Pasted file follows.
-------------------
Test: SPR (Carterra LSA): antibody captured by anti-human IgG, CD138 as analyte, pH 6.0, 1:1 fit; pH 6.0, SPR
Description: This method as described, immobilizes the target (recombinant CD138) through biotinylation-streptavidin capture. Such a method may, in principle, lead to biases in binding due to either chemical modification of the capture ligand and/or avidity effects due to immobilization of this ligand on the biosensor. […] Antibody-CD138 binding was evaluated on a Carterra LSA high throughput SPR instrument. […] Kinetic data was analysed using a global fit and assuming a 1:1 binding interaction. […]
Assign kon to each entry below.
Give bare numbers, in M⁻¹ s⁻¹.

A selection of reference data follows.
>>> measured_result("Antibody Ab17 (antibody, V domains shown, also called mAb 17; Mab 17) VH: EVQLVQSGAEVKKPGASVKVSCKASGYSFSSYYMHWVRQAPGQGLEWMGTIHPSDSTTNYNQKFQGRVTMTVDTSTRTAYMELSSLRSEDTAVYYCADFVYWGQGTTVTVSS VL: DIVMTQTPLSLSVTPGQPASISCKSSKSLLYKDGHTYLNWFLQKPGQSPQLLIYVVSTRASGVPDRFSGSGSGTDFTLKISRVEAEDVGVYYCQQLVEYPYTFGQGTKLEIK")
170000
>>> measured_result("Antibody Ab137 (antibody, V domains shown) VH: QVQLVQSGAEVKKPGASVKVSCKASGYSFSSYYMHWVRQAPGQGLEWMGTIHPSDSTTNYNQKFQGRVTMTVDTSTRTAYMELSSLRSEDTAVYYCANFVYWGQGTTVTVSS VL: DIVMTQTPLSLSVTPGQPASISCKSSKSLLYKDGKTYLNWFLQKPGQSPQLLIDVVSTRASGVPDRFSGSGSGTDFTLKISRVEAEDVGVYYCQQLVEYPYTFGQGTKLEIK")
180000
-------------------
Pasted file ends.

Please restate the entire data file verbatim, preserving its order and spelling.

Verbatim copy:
Test: SPR (Carterra LSA): antibody captured by anti-human IgG, CD138 as analyte, pH 6.0, 1:1 fit; pH 6.0, SPR
Description: This method as described, immobilizes the target (recombinant CD138) through biotinylation-streptavidin capture. Such a method may, in principle, lead to biases in binding due to either chemical modification of the capture ligand and/or avidity effects due to immobilization of this ligand on the biosensor. […] Antibody-CD138 binding was evaluated on a Carterra LSA high throughput SPR instrument. […] Kinetic data was analysed using a global fit and assuming a 1:1 binding interaction. […]
Assign kon to each entry below.
Give bare numbers, in M⁻¹ s⁻¹.

A selection of reference data follows.
>>> measured_result("Antibody Ab17 (antibody, V domains shown, also called mAb 17; Mab 17) VH: EVQLVQSGAEVKKPGASVKVSCKASGYSFSSYYMHWVRQAPGQGLEWMGTIHPSDSTTNYNQKFQGRVTMTVDTSTRTAYMELSSLRSEDTAVYYCADFVYWGQGTTVTVSS VL: DIVMTQTPLSLSVTPGQPASISCKSSKSLLYKDGHTYLNWFLQKPGQSPQLLIYVVSTRASGVPDRFSGSGSGTDFTLKISRVEAEDVGVYYCQQLVEYPYTFGQGTKLEIK")
170000
>>> measured_result("Antibody Ab137 (antibody, V domains shown) VH: QVQLVQSGAEVKKPGASVKVSCKASGYSFSSYYMHWVRQAPGQGLEWMGTIHPSDSTTNYNQKFQGRVTMTVDTSTRTAYMELSSLRSEDTAVYYCANFVYWGQGTTVTVSS VL: DIVMTQTPLSLSVTPGQPASISCKSSKSLLYKDGKTYLNWFLQKPGQSPQLLIDVVSTRASGVPDRFSGSGSGTDFTLKISRVEAEDVGVYYCQQLVEYPYTFGQGTKLEIK")
180000